Genetics and Genomics
Here is an example of the information sent as part of the study:
The DNA from the baby girl was submitted as a thirty-three-year-old
woman, 185 pounds, 5
, who smokes, drinks a lot of coF
ee, doesn’t exer-
cise, and eats a lot of dairy, grains, and fats.
The DNA from the baby girl was also submitted as a ±
man, 140 pounds, 5
, who exercises, never smoked, takes vitamins, hates
ee, and eats a lot of protein and fried foods.
The DNA from the man was submitted as being from a thirty-two-year-old
male, 150 pounds, 5
, who smokes, rarely exercises, drinks coF
ee, doesn’t
exercise, and eats a lot of dairy, grains, and fats.
The disorders with elevated risks found for the three fake people were exactly
the same: osteoporosis, hypertension, type 2 diabetes, and heart disease. One
company oF
ered the appropriate multivitamin supplements for $1,200, which
the investigation found to be worth about $35. Recommendations tended to
state the obvious, such as advising a smoker to quit. The advice tracked with
the ±
ctional lifestyle/diet information and not genetics. Concluded the study:
“Although these recommendations may be bene±
cial to consumers in that
they constitute common sense health and dietary guidance, DNA analysis is
not needed to generate this advice.” Some of the suggestions could even be
dangerous, such as recommending vitamin excesses in people with certain
medical conditions.
ome websites offer genetic tests. Submit a DNA sample on a
cheek swab or by spitting into a tube, and for a fee, receive infor-
mation about traits in²
uenced by genetics. The tests are either for
mutations of well-studied single genes or “associations” of pat-
terns of variation throughout the genome statistically linked to
certain illnesses or susceptibilities.
DNA tests may detect benign traits such as ear wax consistency or abil-
ity to taste bitter substances. ³or health matters, however, without genetic
counseling consumers can make decisions based on partial or inappropriate
information. Passage of the Genetic Information Nondiscrimination Act in
2008, which prevents employers and insurers from using results of genetic
tests to deny opportunities, may encourage people to have their DNA
A study from 2006, however, provided information about DNA testing
companies that oF
er nutritional supplements supposedly matched to per-
sonal genetic profiles. After the media spread the word of these services,
the U.S. government’s General Accounting Office researched the tests.
Investigators sent to four “nutrigenetics” companies two DNA samples—one
from a nine-month-old female and the other from a forty-eight-year-old man.
But the samples were sent along with diF
erent invented lifestyle dietary pro-
les, creating fourteen “±
ctitious consumers”—twelve for the female, two for
the male.
Packaged into our cells are instruction manuals for our bodies.
The manual—the human genome—is written in the language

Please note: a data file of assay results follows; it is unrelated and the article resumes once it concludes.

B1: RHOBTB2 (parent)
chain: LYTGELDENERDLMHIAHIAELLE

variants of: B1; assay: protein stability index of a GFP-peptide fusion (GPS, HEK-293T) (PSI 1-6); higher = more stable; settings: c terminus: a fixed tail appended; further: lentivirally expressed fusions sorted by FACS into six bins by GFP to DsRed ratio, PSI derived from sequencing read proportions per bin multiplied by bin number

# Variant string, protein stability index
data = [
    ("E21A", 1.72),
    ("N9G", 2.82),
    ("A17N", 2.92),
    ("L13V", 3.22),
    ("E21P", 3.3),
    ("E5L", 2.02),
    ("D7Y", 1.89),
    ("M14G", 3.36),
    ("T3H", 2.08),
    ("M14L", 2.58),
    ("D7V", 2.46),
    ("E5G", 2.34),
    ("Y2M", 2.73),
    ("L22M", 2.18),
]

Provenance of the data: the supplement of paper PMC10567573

of DNA molecules. Recall from chapter 4 that DNA consists
of sequences of the nucleotide building blocks
(cytosine), and
(thymine). Sequences of DNA
that encode particular proteins are called genes. A gene has
different forms, because its sequence can vary from individ-
ual to individual. In somatic cells, two copies of the human
genome of 3 billion building blocks each are dispersed among
the forty-six chromosomes
(f gure 24.1)
iks) is the study of inheritance of character-
istics. Genes provide our diversity, including eye, skin, and hair
color; many aspects of health; athletic ability and talents; and
hard-to-deF ne characteristics such as personality traits. We often
equate the study of genetics with disease, but it is more accu-
rately described as the study of inherited variation. Our genomes
are more than 99.9% alike in DNA sequence; within that less
than 0.1% of genetic variation lies our individuality.
The transfer of genetic information from one generation to
the next occurs through the processes of meiosis and fertiliza-
tion, when one copy of the genome from each parent join. The
cells that give rise to eggs and sperm, like all somatic cells, are
diploid, with two copies of each of the 23 chromosomes. Eggs
and sperm are haploid, with one set of chromosomes. Joining
of eggs and sperm reconstitutes diploidy.
To Chapter 22, Sperm Cell Formation, pages 835–836, and
Oogenesis, page 849
The human genome is an economical information
store. It includes about 24,000 protein-encoding genes.
Different cell types access different subsets of the genome,
using the information to produce particular proteins and in
this way sculpt the hundreds of types of specialized cells in
the body. Yet at the same time, the genome encodes much
more than 24,000 bits of information. RNA molecules can
represent parts of different genes, so that the 24,000 genes
encode 100,000 to 200,000 different proteins. It is a little
like having a wardrobe of twenty items, but wearing them
in different combinations to create many dozens of differ-
ent outF
Genetic information functions at several levels. It is
encoded in DNA and expressed in RNA and protein; affects
cells and tissues; affects the individual; and is also passed to
the next generation.
Figure 24.2
depicts the inherited disease
cystic F
brosis (C±) viewed at several levels.
To Chapter 4, Nucleic Acids and Protein Synthesis,
pages 131–133.
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